There’s never been a better time to get into content creation – we’re watching, listening, making and broadcasting more media than ever before. This course will give you the practical skills to join this expanding industry and make engaging content for TV, radio, podcasts, social and online.
Taught by experienced experts, using fantastic facilities, you’ll develop and pitch ideas to industry practitioners and undertake placements to build your network. Our students have taken advantage of our relationships with BBC, Capital FM, Sunderland AFC, Tyne Tees Television, Made in Tyne and Wear, and various production companies as well as our very own internationally award-winning Spark Sunderland.
Graduate with a degree that shows off your specialism. In your final year you can choose from: BA (Hons) Media Production, BA (Hons) Media Production (TV) or BA (Hons) Media Production (Radio).
This is a practical based course with a 70/30 split. The majority of teaching and assessment is based on skills, coursework and content creation, often in groups. The rest may be presentations, essays, critical evaluations, self-review and reports.
The first year is all about building your skills. You’ll be introduced to the studios, the equipment, relevant software and the various roles within TV and radio. This prepares you to concentrate on content creation in the second year, while you explore roles and specialisms. By your final year, you’re ready to delve into the discipline you love, take on your preferred role, pitching and developing proposals and delivering a finished piece to professional standards.
Work experience is an integral part of the course, and throughout your time with us, you'll be encouraged to continuously liaise with the TV and radio industry with work experience placements and industry-ran masterclasses.
If you study this course on a part-time basis, you will typically complete 40-80 credits in a year, rather than the 120 credits of full-time students. All modules are taught during the daytime and you will be studying alongside full-time students.
The Creative Industries: Arts, Design, Performance, Media Production Integrated Foundation Year includes five modules:
Some modules have prerequisites. Read more about what this means in our Help and Advice article.
Focus on the basic concepts, procedures and techniques employed in a modern television studio. Gain and introduction to a wide variety of production roles (vision mixer, floor manager, camera operator, director, lighting director, etc.), and produce a short multi-camera studio programme for a specific audience. Discover new and exciting virtual production techniques and explore how this can be used in real-time to fundamentally transform traditional production methods, from planning to the production itself.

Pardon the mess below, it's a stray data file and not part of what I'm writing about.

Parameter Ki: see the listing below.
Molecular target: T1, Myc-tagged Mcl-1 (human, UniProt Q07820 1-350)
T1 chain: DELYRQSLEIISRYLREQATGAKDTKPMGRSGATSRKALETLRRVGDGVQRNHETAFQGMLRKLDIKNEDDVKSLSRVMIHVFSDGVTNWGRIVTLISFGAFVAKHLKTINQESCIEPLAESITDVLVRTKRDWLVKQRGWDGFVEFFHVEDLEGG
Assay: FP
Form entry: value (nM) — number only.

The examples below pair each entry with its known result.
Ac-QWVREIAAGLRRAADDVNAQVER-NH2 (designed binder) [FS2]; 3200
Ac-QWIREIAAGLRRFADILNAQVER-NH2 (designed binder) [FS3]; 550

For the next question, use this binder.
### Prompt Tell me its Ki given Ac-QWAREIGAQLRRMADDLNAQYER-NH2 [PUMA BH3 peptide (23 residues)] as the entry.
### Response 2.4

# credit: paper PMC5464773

Learn the key skills of storytelling through workshops on narratives and formats and use those skills to inform your work and your professional development. Work on the production of an independently written short script as well as a treatment and pitch. Learn how to develop an idea through to treatment stage, and finally into scripts suitable for short films, TV/streaming service, radio, or podcast. Cover genre, narrative structure, plot lines and character development and learn how to format a script for various forms. Develop your critical awareness in relation to your own work and that of others and develop your analytical skills and understanding of conceptual issues in relation to scriptwriting and the finished product.
Gain an introduction to the procedures and techniques of single camera video production. Learn the technical practices and creative skills required to produce a video. Originate, develop, script, shoot and edit a production of three minutes in length, working in a production crew.
Develop the skills needed to competently record and mix audio with the appropriate hardware and software. Consider how sound operates as a standalone element, how it affects the listener and how it interacts and informs other types of media such as film and television and online. Evaluate the roles of practitioners within the industry.
Trace the evolution of broadcasting from its technological beginnings in the nineteenth century through its institutional birth in 1922. Explore significant historical, regulatory and institutional developments in relation to radio and television. Look at various broadcasting contexts, from the creation of public service models of broadcasting through to the arrival of commercial competitors, and at the relationship between various mediums and platforms and their respective audiences.
Produce a range of work that introduces you to the core skills of radio and podcast production. Develop a range of skills including studio operation and playout software, podcast production, interviewing, and scripting for live radio. Build up a portfolio of work, which will feature the production of a podcast and a live radio programme on our community radio station. Work with others as well as independently to help you develop confidence and skills in the fast-moving and expanding industry.